Dismiss Notice
Join Physics Forums Today!
The friendliest, high quality science and math community on the planet! Everyone who loves science is here!

Deformation retraction of plane RP2

  1. May 28, 2012 #1
    Let RP2 denote the real projective plane (it can be obtained from glueing a Mobius band and a disk whose boundary is the same as the boundary of the Mobius band).

    I know if one punches a hole off RP2 then the punched RP2 is homotopy equivalent to a Mobius band which is in turn deformable to a circle, I also know that RP2 is NOT deformable to a circle. Does this imply RP2 is not deformable to any of its proper subspaces? Otherwise by trasitivity of deformability one can imply RP2 is defromable to a circle which contradicts to the fact that it's not?

    Morever, how about retractions? I know RP2 can NOT be retracted to a circle
     
  2. jcsd
  3. May 29, 2012 #2
    Any proper subspace is deformable to a subspace A of a circle. So by composition, that would imply that RP2 is deformable to A. If A is less than a full circle, then it in turn deformation retracts to a point. So can you prove that RP2 cannot deformation retract to a point?

    Lets see, a retraction is a continuous map r such that r^2 = r I believe. Every topological space is retractible to a point....
     
  4. May 29, 2012 #3
    What do you mean by saying "not deformable to any of its proper subspaces"? Do you mean a map from RP2 to a subspace of it (f, say?) such that f followed by the inclusion is homotopic to the identity?

    Couldn't you, for example, prove that if you are retracting to a subspace with no homology in H_2 [with Z/2Z coefficients] (e.g. when you remove a point and the remaining subspace is homotopic to the circle)? In that case, you'd need to factor the identity through the trivial group. I'm sure a similar thing goes for retractions.

    Well yes, trivially for any space the map sending everything to some point is a retract, this is trivially true but doesn't say all that much. One would usually talk about deformation retractions, which are special cases of homotopy equivalences.
     
    Last edited: May 29, 2012
  5. May 29, 2012 #4
    Well, I think he was asking about retracts and deformation retracts independently.

    So, if you rephrase the question to exclude retracts to a point, then how would you prove that there are no retracts from RP2 to a subspace A which contains more than one point? A purely algebraic answer would not suffice since a disk is homotopy equivalent to a point, and retracts to a point do exist. The image of such a retraction would have to be compact, path connected, and I think with trivial fundamental group. So does that mean it is homeomorphic to a disk?
     
  6. May 30, 2012 #5
    Well my thinking above was to use the fundamental class of the homology of the manifold.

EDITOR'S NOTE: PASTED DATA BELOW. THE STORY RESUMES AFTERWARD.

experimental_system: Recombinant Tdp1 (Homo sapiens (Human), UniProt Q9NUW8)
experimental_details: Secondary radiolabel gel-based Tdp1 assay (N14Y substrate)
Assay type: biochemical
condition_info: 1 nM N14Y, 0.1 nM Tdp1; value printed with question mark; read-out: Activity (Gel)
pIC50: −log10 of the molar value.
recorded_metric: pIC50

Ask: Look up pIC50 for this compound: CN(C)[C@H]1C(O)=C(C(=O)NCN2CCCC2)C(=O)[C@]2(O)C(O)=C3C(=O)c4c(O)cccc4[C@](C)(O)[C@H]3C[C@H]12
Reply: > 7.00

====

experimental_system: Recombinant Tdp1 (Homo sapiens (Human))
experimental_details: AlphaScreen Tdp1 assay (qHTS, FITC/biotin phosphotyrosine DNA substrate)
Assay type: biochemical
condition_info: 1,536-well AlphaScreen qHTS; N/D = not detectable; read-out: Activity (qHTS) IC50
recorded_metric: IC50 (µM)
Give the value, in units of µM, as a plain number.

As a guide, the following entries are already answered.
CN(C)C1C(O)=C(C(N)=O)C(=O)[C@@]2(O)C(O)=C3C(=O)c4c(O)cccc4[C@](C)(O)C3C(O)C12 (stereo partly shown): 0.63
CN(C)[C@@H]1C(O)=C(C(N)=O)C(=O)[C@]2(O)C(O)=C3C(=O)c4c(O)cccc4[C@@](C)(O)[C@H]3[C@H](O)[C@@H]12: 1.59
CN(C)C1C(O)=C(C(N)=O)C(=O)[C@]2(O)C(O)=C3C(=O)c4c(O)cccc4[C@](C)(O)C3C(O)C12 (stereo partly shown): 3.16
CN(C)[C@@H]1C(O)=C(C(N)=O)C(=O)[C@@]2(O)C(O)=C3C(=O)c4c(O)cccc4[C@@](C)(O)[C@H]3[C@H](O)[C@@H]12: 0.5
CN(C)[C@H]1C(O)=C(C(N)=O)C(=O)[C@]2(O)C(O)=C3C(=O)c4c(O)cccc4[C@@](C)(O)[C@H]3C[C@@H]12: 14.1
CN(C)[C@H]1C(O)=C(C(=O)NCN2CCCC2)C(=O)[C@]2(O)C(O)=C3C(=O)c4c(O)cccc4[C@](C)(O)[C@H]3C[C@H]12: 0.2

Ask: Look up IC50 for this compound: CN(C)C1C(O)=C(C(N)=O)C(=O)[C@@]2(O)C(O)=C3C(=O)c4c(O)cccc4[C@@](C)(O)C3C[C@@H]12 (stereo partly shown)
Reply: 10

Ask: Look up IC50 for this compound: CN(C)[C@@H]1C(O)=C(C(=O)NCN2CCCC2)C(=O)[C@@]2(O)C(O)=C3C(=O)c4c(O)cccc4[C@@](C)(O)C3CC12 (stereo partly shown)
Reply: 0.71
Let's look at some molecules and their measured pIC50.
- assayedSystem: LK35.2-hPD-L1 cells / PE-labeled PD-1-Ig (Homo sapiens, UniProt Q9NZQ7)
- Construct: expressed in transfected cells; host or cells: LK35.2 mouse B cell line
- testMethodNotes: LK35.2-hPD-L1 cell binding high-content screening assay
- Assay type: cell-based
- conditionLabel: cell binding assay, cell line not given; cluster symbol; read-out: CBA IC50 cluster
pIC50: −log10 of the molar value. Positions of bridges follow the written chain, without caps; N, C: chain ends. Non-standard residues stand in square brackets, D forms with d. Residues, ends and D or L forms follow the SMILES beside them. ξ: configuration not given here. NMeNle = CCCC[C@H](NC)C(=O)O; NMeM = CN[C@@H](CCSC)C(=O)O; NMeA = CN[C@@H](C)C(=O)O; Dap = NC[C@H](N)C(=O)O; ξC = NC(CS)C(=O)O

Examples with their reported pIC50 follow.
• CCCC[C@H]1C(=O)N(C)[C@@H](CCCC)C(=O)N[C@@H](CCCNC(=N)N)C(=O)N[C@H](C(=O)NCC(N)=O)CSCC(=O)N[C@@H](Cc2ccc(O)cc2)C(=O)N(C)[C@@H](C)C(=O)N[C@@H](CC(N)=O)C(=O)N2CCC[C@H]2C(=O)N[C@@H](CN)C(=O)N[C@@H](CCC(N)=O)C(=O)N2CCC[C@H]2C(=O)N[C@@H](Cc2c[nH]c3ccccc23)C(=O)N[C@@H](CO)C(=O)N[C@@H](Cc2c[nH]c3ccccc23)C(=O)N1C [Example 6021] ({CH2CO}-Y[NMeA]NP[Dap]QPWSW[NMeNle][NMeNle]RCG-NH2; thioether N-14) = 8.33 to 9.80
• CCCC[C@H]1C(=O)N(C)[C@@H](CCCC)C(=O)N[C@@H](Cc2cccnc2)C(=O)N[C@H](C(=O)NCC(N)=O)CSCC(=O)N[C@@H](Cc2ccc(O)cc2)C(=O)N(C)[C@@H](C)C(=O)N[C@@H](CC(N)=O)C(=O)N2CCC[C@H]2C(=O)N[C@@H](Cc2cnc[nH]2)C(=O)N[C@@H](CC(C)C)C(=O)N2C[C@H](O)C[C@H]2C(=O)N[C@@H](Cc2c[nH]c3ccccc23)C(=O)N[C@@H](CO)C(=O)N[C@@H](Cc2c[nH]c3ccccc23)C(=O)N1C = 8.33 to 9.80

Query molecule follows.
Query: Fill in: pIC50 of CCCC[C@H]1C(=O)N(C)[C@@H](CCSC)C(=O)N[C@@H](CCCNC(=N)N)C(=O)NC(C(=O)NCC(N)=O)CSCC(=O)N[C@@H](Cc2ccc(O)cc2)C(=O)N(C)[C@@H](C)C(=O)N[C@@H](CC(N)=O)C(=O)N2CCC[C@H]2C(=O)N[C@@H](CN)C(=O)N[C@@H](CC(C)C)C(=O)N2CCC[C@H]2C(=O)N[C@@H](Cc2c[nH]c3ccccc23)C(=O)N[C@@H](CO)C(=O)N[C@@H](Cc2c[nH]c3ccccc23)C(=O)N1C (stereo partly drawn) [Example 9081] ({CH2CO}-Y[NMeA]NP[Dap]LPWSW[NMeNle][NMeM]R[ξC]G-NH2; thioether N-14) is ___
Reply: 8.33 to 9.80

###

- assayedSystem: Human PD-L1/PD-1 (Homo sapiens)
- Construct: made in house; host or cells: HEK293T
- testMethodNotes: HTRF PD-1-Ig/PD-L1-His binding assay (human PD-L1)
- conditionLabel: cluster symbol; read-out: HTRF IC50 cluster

What I said indeed proves that no deformation to a subspace will exist as long as the subspace you have has a trivial H_2 (or, indeed, an H_2 with no 2 torsion) - this includes deformation retracts as a sub-case (as I said, I wasn't sure what the OP meant by "deformable to a subspace" - my definition was a little weaker than a deformation retract since I wasn't assuming that the homotopy sending everything to the subspace kept the subspace fixed). Your objection to this answer is based on that retracts to a point exist, but I wasn't talking about retracts there.

    Is it easy to prove that no proper subset of a 2-manifold (or just our RP2) has non-trivial H_2? You will probably need the manifold property - if you have a homotopy equivalent space with a "stick" pointing out of it, then this clearly won't have that property, so you need more than just the homotopy type of the space and something to do with the manifold property at a local level.

    Perhaps you can get somewhere with relative homology groups - probably with the property that H_i(RP2,RP2-x)= Z[i=2],0[o'wise] (i.e. the property that makes RP2 a homology manifold).

    As for the question of retracts ... clearly your subspace needs to be path-connected, and since RP2 is Hausdorff it needs to be closed (so the thing is going to be htpy equivalent to a closed disk or a point). Examining the retract of RP2 to this disc - it fixed the disc, and sends the remaining Mobius band into this disc in a way such that the boundary is mapped to the boundary, which seems fairly obviously to be possible.
     
  7. May 30, 2012 #6

    lavinia

    User Avatar
    Science Advisor
    Gold Member

    What about the projective plane minus two points?
     
  8. May 30, 2012 #7
    Good point. I was wrong about that.
     
  9. May 31, 2012 #8

    lavinia

    User Avatar
    Science Advisor
    Gold Member

    I feel - but don't see a proof - that no proper subset of the projective plane is a deformation retract of the entire plane. Similarly, this seems true of any closed surface or more generally any closed manifold (without boundary)